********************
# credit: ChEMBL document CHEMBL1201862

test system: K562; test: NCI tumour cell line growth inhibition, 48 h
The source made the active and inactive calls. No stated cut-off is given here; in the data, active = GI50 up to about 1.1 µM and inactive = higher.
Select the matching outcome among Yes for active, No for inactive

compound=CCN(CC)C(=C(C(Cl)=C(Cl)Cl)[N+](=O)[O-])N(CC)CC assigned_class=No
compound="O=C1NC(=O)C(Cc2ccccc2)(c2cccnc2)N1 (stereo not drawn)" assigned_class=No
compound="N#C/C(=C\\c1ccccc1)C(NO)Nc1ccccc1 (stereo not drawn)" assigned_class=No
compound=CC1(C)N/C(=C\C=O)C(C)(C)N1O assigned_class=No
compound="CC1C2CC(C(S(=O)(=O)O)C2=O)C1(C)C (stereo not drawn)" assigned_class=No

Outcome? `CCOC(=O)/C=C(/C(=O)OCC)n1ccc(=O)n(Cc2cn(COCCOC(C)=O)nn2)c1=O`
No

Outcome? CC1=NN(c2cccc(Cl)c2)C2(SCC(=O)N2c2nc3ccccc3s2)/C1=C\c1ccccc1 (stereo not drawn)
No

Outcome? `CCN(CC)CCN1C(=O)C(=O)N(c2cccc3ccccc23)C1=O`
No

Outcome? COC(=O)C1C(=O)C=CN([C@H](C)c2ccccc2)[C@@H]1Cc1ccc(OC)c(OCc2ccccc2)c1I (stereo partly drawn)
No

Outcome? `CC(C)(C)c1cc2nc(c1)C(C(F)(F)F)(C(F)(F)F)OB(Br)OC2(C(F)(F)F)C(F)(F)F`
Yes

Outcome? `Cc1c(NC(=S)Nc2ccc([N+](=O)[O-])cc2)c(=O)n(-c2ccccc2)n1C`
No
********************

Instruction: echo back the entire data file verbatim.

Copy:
# credit: ChEMBL document CHEMBL1201862

test system: K562; test: NCI tumour cell line growth inhibition, 48 h
The source made the active and inactive calls. No stated cut-off is given here; in the data, active = GI50 up to about 1.1 µM and inactive = higher.
Select the matching outcome among Yes for active, No for inactive

compound=CCN(CC)C(=C(C(Cl)=C(Cl)Cl)[N+](=O)[O-])N(CC)CC assigned_class=No
compound="O=C1NC(=O)C(Cc2ccccc2)(c2cccnc2)N1 (stereo not drawn)" assigned_class=No
compound="N#C/C(=C\\c1ccccc1)C(NO)Nc1ccccc1 (stereo not drawn)" assigned_class=No
compound=CC1(C)N/C(=C\C=O)C(C)(C)N1O assigned_class=No
compound="CC1C2CC(C(S(=O)(=O)O)C2=O)C1(C)C (stereo not drawn)" assigned_class=No

Outcome? `CCOC(=O)/C=C(/C(=O)OCC)n1ccc(=O)n(Cc2cn(COCCOC(C)=O)nn2)c1=O`
No

Outcome? CC1=NN(c2cccc(Cl)c2)C2(SCC(=O)N2c2nc3ccccc3s2)/C1=C\c1ccccc1 (stereo not drawn)
No

Outcome? `CCN(CC)CCN1C(=O)C(=O)N(c2cccc3ccccc23)C1=O`
No

Outcome? COC(=O)C1C(=O)C=CN([C@H](C)c2ccccc2)[C@@H]1Cc1ccc(OC)c(OCc2ccccc2)c1I (stereo partly drawn)
No

Outcome? `CC(C)(C)c1cc2nc(c1)C(C(F)(F)F)(C(F)(F)F)OB(Br)OC2(C(F)(F)F)C(F)(F)F`
Yes

Outcome? `Cc1c(NC(=S)Nc2ccc([N+](=O)[O-])cc2)c(=O)n(-c2ccccc2)n1C`
No